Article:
The eponymous Magari lager, served in a wine glass, is the perfect antidote to my thirst on this humid afternoon; it’s cold, crisp and tastes faintly of tropical fruit. Magari has a concise drink menu with sparkling, red and white wine by the glass or bottle, plus classic cocktails.

Soon after the drinks arrive, our pizza is whisked out. We’ve opted for the classic Margherita Irpina and a vegetarian Nerano, with plans to split them half and half. 

Chock full of cheese on top of fresh pureed tomatoes, with scattered basil leaves and olive oil drizzled on top, the margherita does not disappoint. It’s paper thin everywhere except for the blistered, ballooned, chewy crust on the edges. I cut a piece off for myself with the crimson Tramontina fork and knife, and then I greedily pick it up to eat it instead of continuing to use the silverware.

It’s absolutely delicious, and I eat two pieces before remembering that I am supposed to share, and I offer to cut a slice for my friend.

She hands me a slice of the Nerano. It has fior di latte, fried zucchini and round slices of caciocavallo, a nutty cheese from Southern Italy placed on top. Instead of tomato sauce, it has a zucchini cream for the sauce so the pizza is a lovely green and white. It lacks a little salt; we imagine the zucchini has soaked up most of the oil and salt during the cooking, and it doesn’t compare to the margherita, but it’s still delightful.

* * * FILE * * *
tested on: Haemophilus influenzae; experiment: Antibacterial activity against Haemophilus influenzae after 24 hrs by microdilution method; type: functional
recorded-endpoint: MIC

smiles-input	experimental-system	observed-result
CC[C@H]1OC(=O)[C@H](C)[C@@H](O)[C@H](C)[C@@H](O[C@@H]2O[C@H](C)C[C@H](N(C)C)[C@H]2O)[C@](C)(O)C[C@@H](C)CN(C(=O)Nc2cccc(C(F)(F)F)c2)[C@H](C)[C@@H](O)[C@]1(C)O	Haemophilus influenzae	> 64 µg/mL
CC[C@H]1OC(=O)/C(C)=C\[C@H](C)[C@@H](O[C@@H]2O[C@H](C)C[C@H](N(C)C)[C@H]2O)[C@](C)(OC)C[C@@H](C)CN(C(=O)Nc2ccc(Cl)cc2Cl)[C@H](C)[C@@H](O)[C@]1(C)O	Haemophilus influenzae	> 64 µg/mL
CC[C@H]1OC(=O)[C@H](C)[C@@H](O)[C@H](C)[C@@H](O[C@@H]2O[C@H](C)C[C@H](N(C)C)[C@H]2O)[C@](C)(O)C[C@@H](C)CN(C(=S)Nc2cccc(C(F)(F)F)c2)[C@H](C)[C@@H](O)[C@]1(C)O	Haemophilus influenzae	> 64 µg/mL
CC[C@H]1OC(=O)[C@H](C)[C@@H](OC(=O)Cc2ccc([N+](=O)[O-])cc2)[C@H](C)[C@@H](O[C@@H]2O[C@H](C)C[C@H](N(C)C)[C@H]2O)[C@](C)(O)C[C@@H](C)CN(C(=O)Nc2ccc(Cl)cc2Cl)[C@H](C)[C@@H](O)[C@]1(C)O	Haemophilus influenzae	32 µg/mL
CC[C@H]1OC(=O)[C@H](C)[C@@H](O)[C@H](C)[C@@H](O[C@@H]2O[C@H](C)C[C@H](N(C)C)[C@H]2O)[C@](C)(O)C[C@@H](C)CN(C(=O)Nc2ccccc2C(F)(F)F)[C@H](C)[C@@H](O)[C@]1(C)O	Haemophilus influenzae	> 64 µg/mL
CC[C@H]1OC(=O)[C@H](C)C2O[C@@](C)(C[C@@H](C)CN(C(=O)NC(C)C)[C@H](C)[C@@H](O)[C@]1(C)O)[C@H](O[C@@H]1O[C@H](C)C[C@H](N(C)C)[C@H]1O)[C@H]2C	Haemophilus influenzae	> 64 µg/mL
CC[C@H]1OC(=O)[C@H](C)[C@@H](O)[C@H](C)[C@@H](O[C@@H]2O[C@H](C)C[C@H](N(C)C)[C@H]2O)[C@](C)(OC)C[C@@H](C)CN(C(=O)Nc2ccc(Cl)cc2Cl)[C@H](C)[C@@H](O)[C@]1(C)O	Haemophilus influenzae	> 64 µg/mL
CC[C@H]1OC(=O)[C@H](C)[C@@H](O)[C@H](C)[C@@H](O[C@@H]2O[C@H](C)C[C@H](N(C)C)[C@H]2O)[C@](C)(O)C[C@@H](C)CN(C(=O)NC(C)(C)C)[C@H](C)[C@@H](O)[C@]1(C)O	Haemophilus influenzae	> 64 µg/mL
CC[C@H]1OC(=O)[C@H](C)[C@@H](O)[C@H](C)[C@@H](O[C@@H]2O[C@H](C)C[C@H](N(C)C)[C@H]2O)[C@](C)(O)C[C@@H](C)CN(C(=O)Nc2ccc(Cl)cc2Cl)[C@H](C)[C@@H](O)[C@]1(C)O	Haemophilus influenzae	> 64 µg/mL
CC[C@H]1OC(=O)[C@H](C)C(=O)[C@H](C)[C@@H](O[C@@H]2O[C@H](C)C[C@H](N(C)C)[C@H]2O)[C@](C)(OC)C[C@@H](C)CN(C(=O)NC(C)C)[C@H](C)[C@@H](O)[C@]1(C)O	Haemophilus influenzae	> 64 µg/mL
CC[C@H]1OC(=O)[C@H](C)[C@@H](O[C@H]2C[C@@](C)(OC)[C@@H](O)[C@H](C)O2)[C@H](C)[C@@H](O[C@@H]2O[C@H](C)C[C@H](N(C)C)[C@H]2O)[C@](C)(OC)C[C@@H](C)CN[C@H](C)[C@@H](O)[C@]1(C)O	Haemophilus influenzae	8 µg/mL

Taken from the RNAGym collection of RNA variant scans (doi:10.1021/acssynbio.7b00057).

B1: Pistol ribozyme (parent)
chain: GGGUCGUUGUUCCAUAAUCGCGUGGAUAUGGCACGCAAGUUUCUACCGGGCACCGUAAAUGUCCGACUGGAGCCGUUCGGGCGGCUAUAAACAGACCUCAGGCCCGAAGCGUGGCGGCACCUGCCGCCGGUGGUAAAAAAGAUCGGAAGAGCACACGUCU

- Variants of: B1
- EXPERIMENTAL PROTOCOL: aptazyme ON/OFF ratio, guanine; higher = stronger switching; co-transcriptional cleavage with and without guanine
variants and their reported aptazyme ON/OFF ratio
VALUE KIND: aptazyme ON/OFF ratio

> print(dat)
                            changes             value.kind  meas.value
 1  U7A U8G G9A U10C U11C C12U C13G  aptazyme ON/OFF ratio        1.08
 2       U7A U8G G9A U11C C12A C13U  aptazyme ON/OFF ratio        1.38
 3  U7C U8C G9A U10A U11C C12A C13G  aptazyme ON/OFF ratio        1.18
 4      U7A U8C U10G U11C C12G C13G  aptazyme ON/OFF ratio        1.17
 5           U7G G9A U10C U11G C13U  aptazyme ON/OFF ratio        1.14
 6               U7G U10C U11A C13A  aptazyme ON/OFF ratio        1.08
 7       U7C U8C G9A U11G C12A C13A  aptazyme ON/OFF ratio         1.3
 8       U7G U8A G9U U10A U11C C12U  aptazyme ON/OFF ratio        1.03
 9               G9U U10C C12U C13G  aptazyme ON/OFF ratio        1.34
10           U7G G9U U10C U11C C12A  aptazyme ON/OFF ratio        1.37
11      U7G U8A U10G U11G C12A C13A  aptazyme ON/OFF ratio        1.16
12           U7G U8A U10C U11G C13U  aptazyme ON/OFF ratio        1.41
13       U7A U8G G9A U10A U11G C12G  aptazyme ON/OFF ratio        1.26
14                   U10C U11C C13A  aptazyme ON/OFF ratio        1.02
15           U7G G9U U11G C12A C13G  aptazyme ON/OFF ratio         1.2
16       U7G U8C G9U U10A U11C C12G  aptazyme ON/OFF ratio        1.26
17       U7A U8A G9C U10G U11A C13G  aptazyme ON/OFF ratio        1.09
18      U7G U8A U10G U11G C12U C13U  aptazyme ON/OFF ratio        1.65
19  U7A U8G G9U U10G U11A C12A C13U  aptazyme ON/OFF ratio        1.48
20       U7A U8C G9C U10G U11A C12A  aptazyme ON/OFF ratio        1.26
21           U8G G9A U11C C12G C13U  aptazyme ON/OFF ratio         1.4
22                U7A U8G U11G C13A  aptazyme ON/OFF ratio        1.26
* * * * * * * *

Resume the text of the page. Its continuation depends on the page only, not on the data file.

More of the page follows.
We finish both pizzas and remain chatting as another group of Italian men spreads out over the table next to us with bubbling flutes of bollicine. 

As a late lunch, it’s a lagom amount, although we are both eyeing the larger than life cannoli that a family of three orders for dessert. I make a mental note to order that the next time. 

Magari may be the best pizza in Stockholm, and the quality food is heightened by the family feeling evoked the second you walk through the door. Going for a weekday lunch gets you a ton of value, 125 kronor for pizza or pasta, plus salad and coffee.

If you want to go on a Friday or Saturday night, I recommend booking a table in advance or planning to take it away. The best seat in the house is at the bar where you can watch the chefs expertly topping and firing the pizzas in the wood fired oven that takes up the majority of the kitchen. 

Magari Pizza Contemporanea

Rating: Five stars

Location: Sankt Eriksgatan 110, 113 31 Stockholm

Price: Starters and snacks: 40 to 250 kronor; pizza: 130 to 199 kronor; desserts: 95 to 150 kronor

Details: Monday through Thursday from 11am to 10pm. Friday 11am to 10.30pm. Saturday noon to 10.30pm. Sunday noon to 10pm.

This review is the writer’s own opinion. Lauren Abston moved to Stockholm two years ago from San Francisco. She loves exploring all the city has to offer, trying out new restaurants and bars with friends, picking up new Swedish words and learning how to dress for four distinct seasons.